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Nick Foles embraces Bears' backup role, looks to help Mitchell Trubisky

The Chicago Bears named Mitchell Trubisky the starting quarterback for Week 1. After losing out on the opening-day gig, Nick Foles returns to his role as a veteran mentor.

"That's the thing I really enjoy about the game is helping other players out, and having those conversations and giving them the wisdom I have from playing, and then also learning, being open to learn and listen from different experiences," Foles said Sunday following the announcement, per the team's official website. "So that's really what we're focusing on right now."

Foles has long been that veteran presence who has thrived in relief situations, epitomized by leading the Philadelphia Eagles to a Super Bowl win in 2017.

"I've just learned to embrace it the best I can through the ups and downs," Foles said. "So whatever wisdom I can give [Trubisky] as it pertains to the emotions of the game, as it pertains to the plays going into the game, the philosophy, the philosophy, the thought process, how you do third downs, how I think during games. So whatever it is, I look forward to helping him in any way possible."

After a brief dalliance with retirement a half-decade ago, Foles was a stabilizing force behind Carson Wentz for two years in Philly, taking over for postseason runs. Finally getting his shot to regain starter status last year in Jacksonville, Foles got injured in Week 1 and was ultimately sidelined for Gardner Minshew.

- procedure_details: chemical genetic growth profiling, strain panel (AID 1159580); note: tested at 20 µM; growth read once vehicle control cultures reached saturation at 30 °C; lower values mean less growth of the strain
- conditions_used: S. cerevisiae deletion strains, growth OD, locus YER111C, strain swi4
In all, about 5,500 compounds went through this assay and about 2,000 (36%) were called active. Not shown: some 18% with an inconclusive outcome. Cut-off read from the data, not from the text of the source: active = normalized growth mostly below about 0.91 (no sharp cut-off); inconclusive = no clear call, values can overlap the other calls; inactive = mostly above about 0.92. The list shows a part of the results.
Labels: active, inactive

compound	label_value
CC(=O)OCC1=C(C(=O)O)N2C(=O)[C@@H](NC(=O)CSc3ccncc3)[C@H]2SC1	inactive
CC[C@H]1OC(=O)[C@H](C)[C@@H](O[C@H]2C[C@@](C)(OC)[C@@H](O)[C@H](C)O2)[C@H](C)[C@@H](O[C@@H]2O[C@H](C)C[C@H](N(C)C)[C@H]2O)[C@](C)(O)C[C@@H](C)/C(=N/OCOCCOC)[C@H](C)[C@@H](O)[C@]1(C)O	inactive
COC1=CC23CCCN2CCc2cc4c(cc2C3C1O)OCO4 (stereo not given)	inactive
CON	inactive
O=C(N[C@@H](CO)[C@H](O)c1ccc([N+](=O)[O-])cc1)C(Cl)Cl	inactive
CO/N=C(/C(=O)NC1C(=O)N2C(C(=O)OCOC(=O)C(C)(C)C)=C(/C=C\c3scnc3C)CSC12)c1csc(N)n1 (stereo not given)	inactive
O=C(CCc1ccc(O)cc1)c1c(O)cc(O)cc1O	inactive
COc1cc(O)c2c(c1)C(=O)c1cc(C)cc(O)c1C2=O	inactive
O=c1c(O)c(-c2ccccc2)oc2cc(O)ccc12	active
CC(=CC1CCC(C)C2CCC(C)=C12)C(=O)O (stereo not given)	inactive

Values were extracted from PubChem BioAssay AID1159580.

When the Bears traded for Foles and gave him guaranteed money, most expected the veteran to leapfrog Trubisky. However, the lack of an offseason program put the veteran behind learning a new offense. The coaching staff appeared more comfortable sticking with Trubisky at this stage.

"Was everything perfect? No," said Foles. "But I felt like there was a lot of solid play based on what the coaches were wanting from the offense at the time, and we are the only ones that know that. But at the same time, I respect coach (Matt) Nagy's decision."

If anything, Foles has learned to roll with the waves.

"I felt like it was pretty even throughout the whole thing," Foles said. "I felt like we gave each other a great battle, and it was a healthy environment. Going into the conversation, I honestly had no idea which direction it was going to go, and I think that just says a lot about how we went out there and executed what the coaches wanted us to execute."

The veteran likely knows there is a chance he'll see the field if Trubisky stumbles. Until then, Foles will play the good soldier and help mentor the fourth-year pro as much as possible.

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